William Ogilvie (Ardglass)

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William Ogilvie (1740–1832) was a Scottish-born scholar and tutor.

Life[edit]

William Ogilvie was hired by Emily FitzGerald, Duchess of Leinster to tutor her children after the death of her eldest in London. He was introduced to her by Dean Marley and was described as speaking with a harsh Scots voice, was dour, ungainly, often rude and frequently unshaven. Eccentric in his age this shy, reserved, rather grubby man believed that children were sensible immature people and had an excellent rapport with them.

He had a particular fondness for Lord Edward FitzGerald, preparing him for his military career. After leaving the army Lord Edward was appointed commander in chief of the United Irishmen just before the Irish Rebellion of 1798. Ogilvie visited him whilst he was in hiding from the authorities.

Ogilvie married Lady Emily, who continued to be known as the Dowager Duchess of Leinster, months after the death of her husband, but their love affair had begun before his death in Frescati House. Ogilvie is known to be the biological father of Lord George Simon FitzGerald. Lady Emily escaped the scathing of the Dublin aristocracy for marrying this uncouth, boorish man by moving to Paris after marriage. It was said she may as well have married her footman! A further three children were born to them after their marriage, namely Cecilia, Charlotte and Emily.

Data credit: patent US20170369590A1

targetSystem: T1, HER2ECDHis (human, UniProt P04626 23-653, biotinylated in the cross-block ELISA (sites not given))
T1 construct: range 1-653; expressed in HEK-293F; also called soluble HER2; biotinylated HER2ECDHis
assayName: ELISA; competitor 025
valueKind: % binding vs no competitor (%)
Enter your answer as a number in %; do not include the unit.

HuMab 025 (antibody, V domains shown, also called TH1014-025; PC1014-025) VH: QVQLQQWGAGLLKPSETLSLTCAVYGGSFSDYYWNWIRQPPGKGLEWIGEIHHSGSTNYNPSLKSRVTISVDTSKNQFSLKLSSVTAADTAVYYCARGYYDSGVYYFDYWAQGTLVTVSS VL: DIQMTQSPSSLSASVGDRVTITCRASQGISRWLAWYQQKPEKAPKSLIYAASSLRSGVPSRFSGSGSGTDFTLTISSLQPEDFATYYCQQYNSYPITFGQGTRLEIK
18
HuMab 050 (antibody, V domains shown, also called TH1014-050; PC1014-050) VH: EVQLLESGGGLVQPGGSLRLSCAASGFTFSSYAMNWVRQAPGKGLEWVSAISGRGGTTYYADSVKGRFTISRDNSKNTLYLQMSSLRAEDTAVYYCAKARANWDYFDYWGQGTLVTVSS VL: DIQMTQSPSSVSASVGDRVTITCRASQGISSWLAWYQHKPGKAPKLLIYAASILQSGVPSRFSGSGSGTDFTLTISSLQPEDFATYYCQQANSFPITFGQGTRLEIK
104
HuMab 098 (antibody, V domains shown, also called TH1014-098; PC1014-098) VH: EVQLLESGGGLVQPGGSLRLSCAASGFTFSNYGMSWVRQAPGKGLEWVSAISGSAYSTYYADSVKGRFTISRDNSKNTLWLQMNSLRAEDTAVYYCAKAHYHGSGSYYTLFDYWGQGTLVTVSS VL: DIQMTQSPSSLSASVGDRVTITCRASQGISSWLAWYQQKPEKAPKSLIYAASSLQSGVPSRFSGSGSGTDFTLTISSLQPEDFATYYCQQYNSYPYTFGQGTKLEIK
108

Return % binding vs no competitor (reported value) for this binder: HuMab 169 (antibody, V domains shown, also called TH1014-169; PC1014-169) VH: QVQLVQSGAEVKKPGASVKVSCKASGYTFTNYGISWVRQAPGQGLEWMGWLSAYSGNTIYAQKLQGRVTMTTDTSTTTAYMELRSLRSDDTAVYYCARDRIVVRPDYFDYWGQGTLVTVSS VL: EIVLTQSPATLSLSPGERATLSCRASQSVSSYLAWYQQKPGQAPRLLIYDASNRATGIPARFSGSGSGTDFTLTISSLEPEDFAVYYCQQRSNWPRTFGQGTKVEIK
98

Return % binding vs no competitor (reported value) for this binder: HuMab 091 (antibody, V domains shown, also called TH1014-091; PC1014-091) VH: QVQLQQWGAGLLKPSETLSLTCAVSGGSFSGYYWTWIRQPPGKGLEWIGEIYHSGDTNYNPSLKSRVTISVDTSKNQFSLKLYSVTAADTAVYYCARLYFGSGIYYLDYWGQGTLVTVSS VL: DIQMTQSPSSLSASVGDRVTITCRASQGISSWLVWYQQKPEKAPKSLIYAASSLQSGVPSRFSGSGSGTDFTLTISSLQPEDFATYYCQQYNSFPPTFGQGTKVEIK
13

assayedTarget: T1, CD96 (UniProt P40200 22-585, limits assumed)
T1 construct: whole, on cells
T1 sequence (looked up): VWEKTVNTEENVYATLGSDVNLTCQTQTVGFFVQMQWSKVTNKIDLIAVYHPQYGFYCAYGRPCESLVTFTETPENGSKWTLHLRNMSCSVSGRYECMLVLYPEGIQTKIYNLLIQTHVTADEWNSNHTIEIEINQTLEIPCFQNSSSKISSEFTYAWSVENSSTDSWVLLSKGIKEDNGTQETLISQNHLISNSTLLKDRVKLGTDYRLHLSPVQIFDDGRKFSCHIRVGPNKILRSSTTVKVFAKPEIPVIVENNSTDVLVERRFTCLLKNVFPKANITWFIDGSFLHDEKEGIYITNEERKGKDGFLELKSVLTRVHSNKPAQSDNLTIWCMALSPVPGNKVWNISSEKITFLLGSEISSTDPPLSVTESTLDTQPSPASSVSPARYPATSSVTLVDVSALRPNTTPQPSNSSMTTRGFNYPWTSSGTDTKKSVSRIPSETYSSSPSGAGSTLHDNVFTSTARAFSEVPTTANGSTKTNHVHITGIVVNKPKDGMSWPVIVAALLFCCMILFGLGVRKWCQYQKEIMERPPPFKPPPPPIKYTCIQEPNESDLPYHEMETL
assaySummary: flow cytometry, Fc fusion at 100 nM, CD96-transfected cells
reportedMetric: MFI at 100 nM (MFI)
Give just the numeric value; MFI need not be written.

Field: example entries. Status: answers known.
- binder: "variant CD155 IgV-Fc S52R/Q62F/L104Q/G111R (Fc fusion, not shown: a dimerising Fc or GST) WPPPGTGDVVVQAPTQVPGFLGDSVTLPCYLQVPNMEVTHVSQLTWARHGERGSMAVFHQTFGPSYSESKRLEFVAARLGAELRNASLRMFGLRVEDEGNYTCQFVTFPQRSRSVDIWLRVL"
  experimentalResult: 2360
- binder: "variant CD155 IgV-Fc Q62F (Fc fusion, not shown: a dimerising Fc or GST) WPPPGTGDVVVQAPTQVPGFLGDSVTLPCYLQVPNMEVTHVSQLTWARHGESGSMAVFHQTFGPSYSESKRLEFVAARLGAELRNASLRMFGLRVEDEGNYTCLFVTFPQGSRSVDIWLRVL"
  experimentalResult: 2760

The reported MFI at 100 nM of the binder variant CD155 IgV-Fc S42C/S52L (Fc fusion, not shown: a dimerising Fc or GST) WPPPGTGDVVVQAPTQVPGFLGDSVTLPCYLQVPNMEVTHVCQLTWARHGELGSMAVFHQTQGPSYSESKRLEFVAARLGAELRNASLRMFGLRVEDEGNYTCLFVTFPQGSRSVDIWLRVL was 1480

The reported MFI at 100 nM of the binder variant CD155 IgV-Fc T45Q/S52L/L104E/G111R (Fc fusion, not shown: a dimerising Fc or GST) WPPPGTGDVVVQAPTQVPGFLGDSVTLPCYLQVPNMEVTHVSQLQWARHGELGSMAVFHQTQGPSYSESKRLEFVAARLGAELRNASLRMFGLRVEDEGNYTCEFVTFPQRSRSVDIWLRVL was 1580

Ogilvie purchased the Ardglass estate in County Down from his stepson Rear Admiral Lord Charles FitzGerald and he and Lady Emily lived there for part of their marriage in Ardglass Castle.[1] He spent his latter years rebuilding the town which was once a major trading port. He successfully established a harbour here in 1813 and built public baths making the town one of the most fashionable watering places in the North of Ireland. A firm believer in self-sufficiency, Ardglass had gardens laid out for residents to grow their own produce.

He died in 1832 and his remains were interred in the Church of Ireland on Kildare Street in Ardglass. He died fondly remembered as "a man of character, a man of splendid determination, a man absolutely devoid of petty meanesses, and a man of exceptional tenderness".

References[edit]

  1. ^ Bence-Jones, Mark (1988). A Guide to Irish County Houses. London: Constable. p. 10. ISBN 0 09 469990 9.